have gotten the attitude that the user is here to serve their
programming careers or their kudos meter, rather than the developers
realizing that's who they develop for besides themselves. (Face it
you wouldn't be developing for "Debian" as an official developer if
you didn't believe that it's a community thing and community is made
up of more than just the developers.)

Monitoring all the packages that belong in the Debian distribution
is a mighty tough thing. I'm sure even Brian will grant that. The
point of this excersise is the realization that the reason we have
maintainers in the first place is to make sure that stuff like this
*doesn't* happen to debian. If each maintainer is watching his or
her upstream, updates with their source when it's released, and if
the upstream is *not* providing the updates like they should, either
announce to the BTS that the source is cold, or attempt to
request to the upstream that they be named as the new maintainer if
the upstream wants to back out.

Admittedly this is in a perfect world that this works flawlessly,
but the amount of cruft building in Debian shows that we must be
living in a dying world because so many complaints about the bugs
and the moldiness level of the distribution are out there.

yes, developers whether you want to hear it or not, debian is
getting many complaints. And there are a lot fo silent ones as well.
I can tell you of at least 60 or 70 people that I know on a much
deeper level than mere acquantance level that refuse to use debian
in their work or home because of this.

There is a major college in North Carolina whose admin is a good
friend of mine. He refuses to use it in his labs and the 2 reasons
he named were "Debian's stuff is getting too old." and "Debian's
developers act all high and mighty." Not my words, his.

The age of many packages in potato has also caused me to see a major
research lab in Massachusettes decide against debian, as well as
several hosting firms. Some of the training I've had has allowed me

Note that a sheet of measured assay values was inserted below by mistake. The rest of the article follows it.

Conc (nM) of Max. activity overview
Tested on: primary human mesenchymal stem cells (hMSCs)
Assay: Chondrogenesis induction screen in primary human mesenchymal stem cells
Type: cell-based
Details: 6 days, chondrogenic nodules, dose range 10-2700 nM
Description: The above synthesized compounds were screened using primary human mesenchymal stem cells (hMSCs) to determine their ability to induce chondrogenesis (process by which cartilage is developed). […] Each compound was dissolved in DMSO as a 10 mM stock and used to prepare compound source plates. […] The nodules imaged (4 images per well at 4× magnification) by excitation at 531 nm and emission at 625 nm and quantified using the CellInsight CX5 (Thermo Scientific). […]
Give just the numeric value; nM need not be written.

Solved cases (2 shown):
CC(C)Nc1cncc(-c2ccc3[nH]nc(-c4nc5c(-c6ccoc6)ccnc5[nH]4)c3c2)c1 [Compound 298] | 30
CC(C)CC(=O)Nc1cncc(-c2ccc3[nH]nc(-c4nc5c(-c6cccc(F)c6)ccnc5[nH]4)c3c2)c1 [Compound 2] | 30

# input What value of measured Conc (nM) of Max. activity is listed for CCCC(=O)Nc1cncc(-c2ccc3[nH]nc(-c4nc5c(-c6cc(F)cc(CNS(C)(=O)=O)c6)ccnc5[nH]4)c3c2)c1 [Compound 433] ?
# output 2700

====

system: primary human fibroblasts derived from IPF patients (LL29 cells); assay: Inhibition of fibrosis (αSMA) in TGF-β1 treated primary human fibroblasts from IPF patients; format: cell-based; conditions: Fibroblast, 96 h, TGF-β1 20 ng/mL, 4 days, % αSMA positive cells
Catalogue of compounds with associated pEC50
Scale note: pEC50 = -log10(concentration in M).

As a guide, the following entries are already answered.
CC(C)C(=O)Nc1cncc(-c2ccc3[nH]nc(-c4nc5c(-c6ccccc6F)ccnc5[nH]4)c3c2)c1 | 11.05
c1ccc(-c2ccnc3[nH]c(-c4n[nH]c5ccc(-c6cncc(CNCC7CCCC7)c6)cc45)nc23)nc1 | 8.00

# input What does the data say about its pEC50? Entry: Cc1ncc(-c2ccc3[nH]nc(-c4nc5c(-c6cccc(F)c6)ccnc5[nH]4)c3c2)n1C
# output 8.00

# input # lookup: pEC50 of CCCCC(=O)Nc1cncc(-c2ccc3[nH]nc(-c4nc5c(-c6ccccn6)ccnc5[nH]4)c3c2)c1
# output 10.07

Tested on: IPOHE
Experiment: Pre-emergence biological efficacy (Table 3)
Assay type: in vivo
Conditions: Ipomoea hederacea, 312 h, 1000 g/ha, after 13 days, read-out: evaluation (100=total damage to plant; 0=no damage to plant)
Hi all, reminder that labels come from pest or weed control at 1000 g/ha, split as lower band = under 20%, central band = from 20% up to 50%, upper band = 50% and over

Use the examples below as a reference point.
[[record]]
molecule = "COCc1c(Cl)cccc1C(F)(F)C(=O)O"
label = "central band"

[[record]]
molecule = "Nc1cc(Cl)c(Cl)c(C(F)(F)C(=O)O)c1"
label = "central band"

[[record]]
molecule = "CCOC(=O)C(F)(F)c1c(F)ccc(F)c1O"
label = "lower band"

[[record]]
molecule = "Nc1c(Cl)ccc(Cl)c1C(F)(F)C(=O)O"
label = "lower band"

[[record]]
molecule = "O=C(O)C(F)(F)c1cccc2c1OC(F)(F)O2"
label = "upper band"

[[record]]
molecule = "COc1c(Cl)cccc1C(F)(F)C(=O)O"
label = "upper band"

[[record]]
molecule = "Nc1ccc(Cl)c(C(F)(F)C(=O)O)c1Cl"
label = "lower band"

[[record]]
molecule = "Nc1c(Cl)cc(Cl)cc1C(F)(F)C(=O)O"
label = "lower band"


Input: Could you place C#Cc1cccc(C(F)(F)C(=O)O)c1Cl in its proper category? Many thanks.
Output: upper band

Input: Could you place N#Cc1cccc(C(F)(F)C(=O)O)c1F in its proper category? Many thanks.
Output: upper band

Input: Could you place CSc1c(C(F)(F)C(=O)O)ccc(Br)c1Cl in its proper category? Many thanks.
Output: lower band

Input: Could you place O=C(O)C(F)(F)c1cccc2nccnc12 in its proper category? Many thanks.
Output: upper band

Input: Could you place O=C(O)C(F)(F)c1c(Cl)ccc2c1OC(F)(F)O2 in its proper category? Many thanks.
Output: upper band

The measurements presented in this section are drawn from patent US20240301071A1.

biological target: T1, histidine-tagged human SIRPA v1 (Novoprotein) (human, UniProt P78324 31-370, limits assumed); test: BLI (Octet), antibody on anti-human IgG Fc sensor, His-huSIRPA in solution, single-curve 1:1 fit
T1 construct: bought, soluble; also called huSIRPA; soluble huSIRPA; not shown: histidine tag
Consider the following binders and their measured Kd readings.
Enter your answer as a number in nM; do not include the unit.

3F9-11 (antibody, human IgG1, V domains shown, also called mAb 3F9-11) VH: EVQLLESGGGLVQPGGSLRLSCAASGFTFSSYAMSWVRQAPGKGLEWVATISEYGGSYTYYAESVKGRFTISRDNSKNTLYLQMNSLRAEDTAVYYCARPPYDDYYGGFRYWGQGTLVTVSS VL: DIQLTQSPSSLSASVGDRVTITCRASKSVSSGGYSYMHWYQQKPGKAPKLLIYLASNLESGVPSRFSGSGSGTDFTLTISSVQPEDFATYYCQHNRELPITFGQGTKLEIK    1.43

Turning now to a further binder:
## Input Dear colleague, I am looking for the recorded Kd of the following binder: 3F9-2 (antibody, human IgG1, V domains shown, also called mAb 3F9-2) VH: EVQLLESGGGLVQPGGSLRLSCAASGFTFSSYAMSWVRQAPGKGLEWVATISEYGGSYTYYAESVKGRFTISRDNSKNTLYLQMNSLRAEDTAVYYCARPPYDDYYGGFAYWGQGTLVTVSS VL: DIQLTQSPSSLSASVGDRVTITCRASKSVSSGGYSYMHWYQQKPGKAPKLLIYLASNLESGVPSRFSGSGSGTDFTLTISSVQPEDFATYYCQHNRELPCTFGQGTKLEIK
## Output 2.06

to work as consultant both freelance and company based. Most of the
times it's been Red Hat that has been chosen in those companies.
Definitely not because it's the better distro, but once again a
perceived lack of growth or energy in the maintence of Debian.
I can't remember how many times I've been told that debian is too
slow to keep up with "linux" (this being the community from the way
they expressed it. Community being the software development one :))

This is going on far longer than I planned so I'm going to end with
this. I too see the edges of Debian crumbling as a distribution.
Not heavily to the point of possible extinction, but to the point
that it's definitely noticable that debian has a problem. We need to
fix that. Even the general user can help with that. Look at the
upstream of a package that you use a lot of. Hell, make it 20
packages. Surf and check dates, spend a weekend surfing on them and
email the owners about the age of the product. Give them 4 or 5 days
to respond. Set up a cron job that will mail the BTS with an
important bug if they don't respond. Tell them you're doing this.
(Reason for the cron job is that then you too become a responsibly
party to uphold your end of the bargain. if they *do* respond then
you can remove them from the list. Now you know how many are still
active of the 20 you picked to watch. If they *don't* respond,
you've got the tool in place to make sure that everyone using debian
and that monitors the bug system knows what's going on upstream.)

Get 1000 people that use debian to do this and that's 20,000 packages
with updated information. Do we even *have* that many packages?
There are a hell of a lot more than 1000 people using debian out
there in the world. If you want I can start doing this. I'll anty

In a nutshell folks, we need to take responsibility as a group and
do this, and not just give wisecrack comments in return to good

Cheerfully singing my name to this,

David D.W. Downey - Creator of KiXO Linux - sourceforge.net/projects/kixolinux
Red Hat Certified Engineer - www.redhat.com/training/rhce/courses/rh300.html
LPIC-II Core Test Developer - Linux Professional Institute - www.lpi.org